Creative Diagnostics provides ELISA kits for measurement of free and conjugated PEG as well as ELISA kits for detection of anti-PEG IgM and IgG in mouse, rat, monkey, and human serum or plasma. These assay kits are useful in clinical safety studies to determine the immunogenicity of PEGylated biotherapeutics.
|Cat. No||Product Name||Linear Range|
|DEIA6158||High Sensitivity Polyethylene Glycol (PEG) ELISA Kit||0.064 - 1000 ng/mL|
|DEIA6159||Mouse anti-PEG IgG ELISA Kit||3.13 - 100 U/mL|
|DEIA6160||Mouse anti-PEG IgM ELISA Kit||6.25 – 100 U/mL|
|DEIASL085||Rat anti-PEG IgG ELISA Kit||6.25 – 100 U/mL|
|DEIASL086||Rat anti-PEG IgM ELISA Kit||3.125 – 100 U/mL|
|DEIASL087||Monkey anti-PEG IgG ELISA Kit||1.56 – 100 U/mL|
|DEIASL088||Monkey anti-PEG IgM ELISA Kit||6.25 – 100 U/mL|
PEGs are highly flexible linear or branched polymers in the 0.4-40 kDa MW range, synthetized with different end-groups. One of the end-groups is used for covalent attachment to free carboxy, amino, or sulphydryl groups on macromolecules, on drug delivery nanosystems (DDS) or on linkers that bind the PEG to DDS, such as phosphatidylethanolamine, via one of a variety of chemically reactive functional groups (acrylate, methacrylate, maleimide, dibenzocyclooctynol, vinyl sulfonate or vinyl or allyl ethers). The other end-group is most frequently a methyl group (methoxy-PEG), although hydroxy (–OH), amino (–NH3+), butoxy (–O-(CH2)3)-CH3) and tert-butoxy (–O-(CH3)3) terminal endings are also used.
PEGs are widely used in drug research and development to improve the efficacy of drugs, and a variety of PEG drugs have been put into clinical use. After PEGylation, the physicochemical properties of drug or protein molecules will change, such as molecular weight, apparent volume, hydrophilicity, conformation, steric hindrance, charge etc., and the renal clearance rate will also change. Due to the strong ability of PEG to bind water molecules, protein modified by PEG can form a hydration layer on the surface of protein, which can extend the half-life of protein or drug in vivo. Conjugation of polyethylene glycols (PEGs) to proteins or drug delivery nanosystems is a widely accepted method at present to increase the therapeutic index of complex nano-biopharmaceuticals. However, recent clinical studies have shown that PEG drugs can elicit the production of anti-PEG antibodies which is referred as “PEG immunogenicity”.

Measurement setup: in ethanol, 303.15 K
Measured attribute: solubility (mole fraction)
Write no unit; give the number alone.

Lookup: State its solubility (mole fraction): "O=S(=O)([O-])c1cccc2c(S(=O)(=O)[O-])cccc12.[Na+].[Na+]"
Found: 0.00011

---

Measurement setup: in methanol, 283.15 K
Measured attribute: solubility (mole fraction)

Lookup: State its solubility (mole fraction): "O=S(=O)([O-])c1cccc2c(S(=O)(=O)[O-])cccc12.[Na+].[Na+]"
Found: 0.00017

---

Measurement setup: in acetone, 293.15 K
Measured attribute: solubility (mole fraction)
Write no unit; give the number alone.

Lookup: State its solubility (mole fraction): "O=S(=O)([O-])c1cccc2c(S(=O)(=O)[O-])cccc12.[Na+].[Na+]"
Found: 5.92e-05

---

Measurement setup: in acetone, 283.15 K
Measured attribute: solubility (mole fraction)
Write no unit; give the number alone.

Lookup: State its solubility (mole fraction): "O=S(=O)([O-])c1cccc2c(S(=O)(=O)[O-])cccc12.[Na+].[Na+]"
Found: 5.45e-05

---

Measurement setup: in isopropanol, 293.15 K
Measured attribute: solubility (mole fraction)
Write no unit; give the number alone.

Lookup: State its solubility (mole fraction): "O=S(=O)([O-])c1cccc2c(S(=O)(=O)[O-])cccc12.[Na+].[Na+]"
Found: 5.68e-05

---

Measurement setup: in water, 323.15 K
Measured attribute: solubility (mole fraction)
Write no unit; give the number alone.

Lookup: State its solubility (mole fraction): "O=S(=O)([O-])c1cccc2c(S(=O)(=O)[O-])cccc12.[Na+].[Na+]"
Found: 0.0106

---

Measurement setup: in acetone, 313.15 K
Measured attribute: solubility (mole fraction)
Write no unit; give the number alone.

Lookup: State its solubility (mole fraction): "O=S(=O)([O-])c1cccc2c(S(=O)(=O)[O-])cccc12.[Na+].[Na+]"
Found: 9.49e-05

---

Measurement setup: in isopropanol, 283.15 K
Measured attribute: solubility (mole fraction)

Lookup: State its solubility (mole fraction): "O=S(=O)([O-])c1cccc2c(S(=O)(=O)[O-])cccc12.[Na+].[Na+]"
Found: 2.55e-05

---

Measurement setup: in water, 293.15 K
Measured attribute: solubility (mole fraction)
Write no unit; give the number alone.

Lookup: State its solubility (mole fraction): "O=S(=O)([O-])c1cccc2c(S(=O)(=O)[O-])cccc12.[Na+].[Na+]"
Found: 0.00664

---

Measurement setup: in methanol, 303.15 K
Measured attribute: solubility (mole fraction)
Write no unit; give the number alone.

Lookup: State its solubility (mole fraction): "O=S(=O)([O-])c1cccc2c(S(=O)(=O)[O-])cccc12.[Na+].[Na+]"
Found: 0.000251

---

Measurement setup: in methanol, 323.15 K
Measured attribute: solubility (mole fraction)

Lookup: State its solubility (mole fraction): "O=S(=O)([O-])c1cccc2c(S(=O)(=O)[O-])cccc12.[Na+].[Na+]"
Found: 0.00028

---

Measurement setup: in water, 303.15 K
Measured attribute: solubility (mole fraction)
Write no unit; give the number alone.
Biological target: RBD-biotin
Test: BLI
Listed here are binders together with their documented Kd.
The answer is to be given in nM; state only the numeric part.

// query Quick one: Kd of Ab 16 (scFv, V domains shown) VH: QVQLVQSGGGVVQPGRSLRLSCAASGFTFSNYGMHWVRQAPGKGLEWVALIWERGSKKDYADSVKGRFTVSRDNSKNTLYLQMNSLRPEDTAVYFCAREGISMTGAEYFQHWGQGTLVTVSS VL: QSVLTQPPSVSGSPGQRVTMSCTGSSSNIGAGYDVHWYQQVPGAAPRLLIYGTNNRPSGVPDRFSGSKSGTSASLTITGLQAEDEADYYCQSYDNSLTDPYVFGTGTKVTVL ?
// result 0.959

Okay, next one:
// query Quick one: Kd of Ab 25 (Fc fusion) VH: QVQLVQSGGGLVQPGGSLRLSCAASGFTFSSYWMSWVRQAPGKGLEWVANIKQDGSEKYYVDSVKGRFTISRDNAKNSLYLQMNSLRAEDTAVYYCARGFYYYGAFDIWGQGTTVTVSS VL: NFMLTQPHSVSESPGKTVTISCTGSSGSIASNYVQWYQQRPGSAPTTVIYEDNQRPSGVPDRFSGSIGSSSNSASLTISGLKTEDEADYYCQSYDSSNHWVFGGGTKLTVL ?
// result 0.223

The immunogenicity of PEGylated drugs may be TD (T cell-dependent) or TI (T cell-independent), depending on the chemical nature of PEG-anchormolecule or DDS. PEGylated proteins induce immune responses mainly via the classical TD manner, while PEGylated NPs, like PEGylated liposomes, may induce Ab production via TI immunogenicity. However, neither of these mechanisms is identical to the pure (non-conjugated) protein or liposomal vaccine-induced primary and secondary immune responses.
For example, a typical protein-induced immunogenicity, characterized by a start of specific IgM production around day 5 and peak at about day 10. The rise and peak of IgG following isotype switching during the primary response is delayed by about 5 days, and the extent of IgG secretion slightly exceeds that of IgM. In contrast, during a secondary response, the IgM production is less and is followed by subtype switch with a rise and peak of IgG at around 11 and 15 days, respectively. During the secondary response the IgM production lessens while the IgG response starts and peaks earlier at a substantially increased quantity.
The clinical significance of PEG immunogenicity lies in the possibility that binding of anti-PEG Abs decreases the therapeutic efficacy and safety of PEGylated drugs. The therapeutic efficacy can be reduced either by blocking the drug's therapeutic effect in some way, an effect referred to as neutralization. The other way may be the enhancement of the drug's clearance, the ABC (Accelerated Blood Clearance) phenomenon, decreasing the drugs bioavailability. Finally, hypersensitivity reactions (HSRs) represent a health risk, with potentially severe, life threatening or deadly (pseudo)allergic reactions. Therefore, studying the production law of PEG antibody and its influence on protein drug metabolism is of great significance to improve the efficacy of PEG protein drugs.
ELISA is the most widely applied technique to detect anti-PEG Abs due to its high sensitivity and capability to quantify Ab levels at least in relative terms. In Creative Diagnostic's anti-PEG ELISA, a color reaction is generated by enzyme-conjugated host IgG or IgM specific Abs recognizing PEG-specific Abs in serum or plasma bound to a PEG coated surface. The concentration of anti-PEG IgG or IgM is proportional to the absorbance at 450 nm and can be derived from a standard curve. This assay primarily detects antibodies directed against the polyoxyethylene backbone of PEG.